Q&A with Jamie Brenner

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Q&A With Jamie Brenner 

Today author Jamie Brenner emailed me after I sent her a message on Instagram inquiring about a Q&A. Jamie Brenner writes beach reads with women as the lead characters. Some of Jamie’s novels are “Gilt,” “The Wedding Sisters,” “Drawing Home,” “Blush,” and “The Husband Hour”. 

Q: So when in your life did you realize that your calling was to be a writer? 

A: I was in elementary school when I realized that I made sense of the world through books. I loved Nancy Drew, Judy Blume, Norma Klein, and Paula Danziger. I never actually imagined that I could ever be an author, but I knew books and authors were the most important thing to me.

Q: What made you want to write beach reads specifically? 

A: My happiest memories of growing up are mostly of times at the beach with my parents and grandparents. For years, I think about those days at the beach whenever I hit a rough patch, and when I began writing full-time, I wanted to write in a space that I personally wanted to spend time. And I like the contrast between a bucolic beach setting and personal family drama. I always enjoyed reading those stories, whether by Anne Rivers Siddons or Elin Hilderbrand, so I wanted to try my own version of them.

Q: What advice do you have for those who want to pursue writing as a career? What advice do you have for those who struggle with writers block?

A:For anyone who wants to pursue a writing career, I’d suggest making sure the book you’re writing is a book you’d want to read. If you read mystery nonstop, that’s probably a good place to start writing. Also, you have to be willing to write badly at first, you can’t get discouraged by early rejection (How many agents passed on Harry Potter? MANY!). And above all keep reading: Read books like the one you’re hoping to publish, read books that are popular that you might not ordinarily choose, and if there’s an author you admire, read or watch interviews to understand their writing journey. Even if someone seems like an overnight success, they’re usually not. This helps keep things in perspective.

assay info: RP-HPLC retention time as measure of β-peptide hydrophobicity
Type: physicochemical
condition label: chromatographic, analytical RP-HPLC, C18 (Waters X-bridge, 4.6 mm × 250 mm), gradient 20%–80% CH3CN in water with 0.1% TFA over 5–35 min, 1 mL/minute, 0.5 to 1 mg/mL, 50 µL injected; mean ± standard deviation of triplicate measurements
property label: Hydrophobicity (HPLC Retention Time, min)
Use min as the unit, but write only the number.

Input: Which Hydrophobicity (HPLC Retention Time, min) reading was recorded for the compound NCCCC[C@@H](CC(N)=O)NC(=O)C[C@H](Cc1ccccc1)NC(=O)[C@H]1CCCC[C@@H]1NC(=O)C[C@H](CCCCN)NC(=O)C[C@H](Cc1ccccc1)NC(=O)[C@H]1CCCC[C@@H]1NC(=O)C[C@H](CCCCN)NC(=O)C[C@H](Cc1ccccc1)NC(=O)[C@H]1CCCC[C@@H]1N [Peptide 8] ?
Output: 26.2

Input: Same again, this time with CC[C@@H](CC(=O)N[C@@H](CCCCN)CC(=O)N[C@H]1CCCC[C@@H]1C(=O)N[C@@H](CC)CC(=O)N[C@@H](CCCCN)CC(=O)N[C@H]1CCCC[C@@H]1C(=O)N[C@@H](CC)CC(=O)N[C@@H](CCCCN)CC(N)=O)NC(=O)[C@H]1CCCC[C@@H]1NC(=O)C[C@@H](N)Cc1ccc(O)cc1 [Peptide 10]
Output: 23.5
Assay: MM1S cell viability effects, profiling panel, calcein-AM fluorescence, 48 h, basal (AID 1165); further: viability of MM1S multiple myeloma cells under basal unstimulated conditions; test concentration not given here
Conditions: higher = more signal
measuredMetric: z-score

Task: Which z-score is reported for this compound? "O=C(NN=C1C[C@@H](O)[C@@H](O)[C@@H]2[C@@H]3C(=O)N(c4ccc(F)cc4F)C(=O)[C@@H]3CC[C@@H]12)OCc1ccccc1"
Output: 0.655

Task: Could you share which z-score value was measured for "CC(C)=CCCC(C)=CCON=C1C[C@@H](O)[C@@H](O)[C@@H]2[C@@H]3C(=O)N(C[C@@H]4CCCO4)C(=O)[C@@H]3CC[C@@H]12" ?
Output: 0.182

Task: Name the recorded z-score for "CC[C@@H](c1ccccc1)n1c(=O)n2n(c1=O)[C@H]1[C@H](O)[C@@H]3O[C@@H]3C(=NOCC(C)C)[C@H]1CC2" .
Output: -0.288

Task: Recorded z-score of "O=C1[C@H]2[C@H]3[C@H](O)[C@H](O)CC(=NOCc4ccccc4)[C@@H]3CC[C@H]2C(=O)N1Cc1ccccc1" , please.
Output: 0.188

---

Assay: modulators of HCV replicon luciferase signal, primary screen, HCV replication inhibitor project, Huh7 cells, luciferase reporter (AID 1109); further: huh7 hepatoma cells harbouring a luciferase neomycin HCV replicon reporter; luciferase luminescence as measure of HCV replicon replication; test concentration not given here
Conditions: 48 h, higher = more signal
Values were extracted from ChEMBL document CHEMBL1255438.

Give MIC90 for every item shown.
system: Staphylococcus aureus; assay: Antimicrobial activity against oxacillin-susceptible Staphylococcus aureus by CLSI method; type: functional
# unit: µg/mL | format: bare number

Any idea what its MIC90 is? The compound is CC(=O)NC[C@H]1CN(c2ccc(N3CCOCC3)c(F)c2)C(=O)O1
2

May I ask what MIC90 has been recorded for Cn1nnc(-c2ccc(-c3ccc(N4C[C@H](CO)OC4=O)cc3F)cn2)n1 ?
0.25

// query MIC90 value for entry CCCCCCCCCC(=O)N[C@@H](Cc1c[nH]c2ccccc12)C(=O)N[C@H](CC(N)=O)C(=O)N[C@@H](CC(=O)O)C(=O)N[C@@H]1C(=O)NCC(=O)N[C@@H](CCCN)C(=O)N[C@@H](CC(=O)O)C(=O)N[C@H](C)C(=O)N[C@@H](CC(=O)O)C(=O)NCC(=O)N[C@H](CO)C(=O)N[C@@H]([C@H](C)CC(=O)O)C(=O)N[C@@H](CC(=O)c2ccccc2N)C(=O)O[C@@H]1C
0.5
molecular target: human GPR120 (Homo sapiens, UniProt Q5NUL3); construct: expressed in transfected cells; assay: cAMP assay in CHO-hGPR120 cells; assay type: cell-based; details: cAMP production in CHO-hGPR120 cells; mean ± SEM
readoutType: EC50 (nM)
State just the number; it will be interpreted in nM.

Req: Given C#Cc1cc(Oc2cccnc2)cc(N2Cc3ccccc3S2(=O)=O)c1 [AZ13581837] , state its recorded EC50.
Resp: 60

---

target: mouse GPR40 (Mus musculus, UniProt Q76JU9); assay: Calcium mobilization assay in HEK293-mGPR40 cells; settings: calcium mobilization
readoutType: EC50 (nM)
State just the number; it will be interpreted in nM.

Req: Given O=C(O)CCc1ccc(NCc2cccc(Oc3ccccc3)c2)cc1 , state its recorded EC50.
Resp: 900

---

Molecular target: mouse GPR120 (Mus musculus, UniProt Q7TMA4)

As for writer’s block, there’s a wonderful nonfiction book I always recommend called The Artist’s Way by Julia Cameron. 

Q: If you were to collaborate with another writer, who would it be and why?

A:I’m not great at collaborating, and that’s why I prefer writing novels to other forms of creative writing like TV or film. I prefer wrestling with the story and the page just myself. It’s simply the way my creativity works.

Q: Does Hollywood have the rights to any of your novels?

A:I’ve published seven novels and at any given day, one or the other is involved in some dramatic rights adaptation, at various stages. I’ve written one script myself, an adaptation of my first novel The Wedding Sisters. I’m in discussion right now with a network about my Provincetown trilogy. We’ll see!

Q: Are you writing a new novel now? If so can you spoil a little bit about it? 

A: My next novel is a about a woman named Tabitha who’s a perfumer spending her summers on Shelter Island. On the eve of her first celebrity scent collaboration, she loses her sense of smell. At the same time, her grown daughter brings her new boyfriend to the beach house and he seems to have a connection to Tabitha’s long-buried past…

Q: Where do you get your ideas to write all of your beach reads? 

A: Ideas come in different ways, usually when I’m not looking for them. It could be a newspaper article, a trip I take to a new place, a story a friend tells me, a challenge one of my daughter’s is dealing with, or even a memory I want to revisit with a different outcome. The ideas are honestly the easiest part.